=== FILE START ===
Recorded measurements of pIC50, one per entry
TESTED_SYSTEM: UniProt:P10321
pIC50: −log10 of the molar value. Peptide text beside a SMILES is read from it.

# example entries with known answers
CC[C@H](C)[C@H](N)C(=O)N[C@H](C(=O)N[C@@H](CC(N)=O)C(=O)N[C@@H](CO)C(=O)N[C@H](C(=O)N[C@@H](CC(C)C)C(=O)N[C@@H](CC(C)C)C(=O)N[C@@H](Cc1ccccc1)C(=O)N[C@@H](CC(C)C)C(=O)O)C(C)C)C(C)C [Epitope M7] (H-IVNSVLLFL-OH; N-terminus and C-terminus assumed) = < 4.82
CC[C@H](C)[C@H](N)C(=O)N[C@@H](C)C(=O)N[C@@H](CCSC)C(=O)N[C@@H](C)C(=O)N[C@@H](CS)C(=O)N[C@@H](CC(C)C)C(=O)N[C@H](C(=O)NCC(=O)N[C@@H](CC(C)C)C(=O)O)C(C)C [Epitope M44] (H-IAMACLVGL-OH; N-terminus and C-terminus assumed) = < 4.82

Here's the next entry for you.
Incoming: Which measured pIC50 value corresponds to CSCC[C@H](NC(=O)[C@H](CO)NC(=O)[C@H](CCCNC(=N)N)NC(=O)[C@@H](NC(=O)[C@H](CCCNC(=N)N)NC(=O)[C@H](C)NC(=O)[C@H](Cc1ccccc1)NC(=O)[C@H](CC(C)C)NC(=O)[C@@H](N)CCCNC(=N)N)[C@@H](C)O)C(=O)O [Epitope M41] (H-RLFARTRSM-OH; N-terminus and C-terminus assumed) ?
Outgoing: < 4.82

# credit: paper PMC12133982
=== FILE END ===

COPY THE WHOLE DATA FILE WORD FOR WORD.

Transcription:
Recorded measurements of pIC50, one per entry
TESTED_SYSTEM: UniProt:P10321
pIC50: −log10 of the molar value. Peptide text beside a SMILES is read from it.

# example entries with known answers
CC[C@H](C)[C@H](N)C(=O)N[C@H](C(=O)N[C@@H](CC(N)=O)C(=O)N[C@@H](CO)C(=O)N[C@H](C(=O)N[C@@H](CC(C)C)C(=O)N[C@@H](CC(C)C)C(=O)N[C@@H](Cc1ccccc1)C(=O)N[C@@H](CC(C)C)C(=O)O)C(C)C)C(C)C [Epitope M7] (H-IVNSVLLFL-OH; N-terminus and C-terminus assumed) = < 4.82
CC[C@H](C)[C@H](N)C(=O)N[C@@H](C)C(=O)N[C@@H](CCSC)C(=O)N[C@@H](C)C(=O)N[C@@H](CS)C(=O)N[C@@H](CC(C)C)C(=O)N[C@H](C(=O)NCC(=O)N[C@@H](CC(C)C)C(=O)O)C(C)C [Epitope M44] (H-IAMACLVGL-OH; N-terminus and C-terminus assumed) = < 4.82

Here's the next entry for you.
Incoming: Which measured pIC50 value corresponds to CSCC[C@H](NC(=O)[C@H](CO)NC(=O)[C@H](CCCNC(=N)N)NC(=O)[C@@H](NC(=O)[C@H](CCCNC(=N)N)NC(=O)[C@H](C)NC(=O)[C@H](Cc1ccccc1)NC(=O)[C@H](CC(C)C)NC(=O)[C@@H](N)CCCNC(=N)N)[C@@H](C)O)C(=O)O [Epitope M41] (H-RLFARTRSM-OH; N-terminus and C-terminus assumed) ?
Outgoing: < 4.82

# credit: paper PMC12133982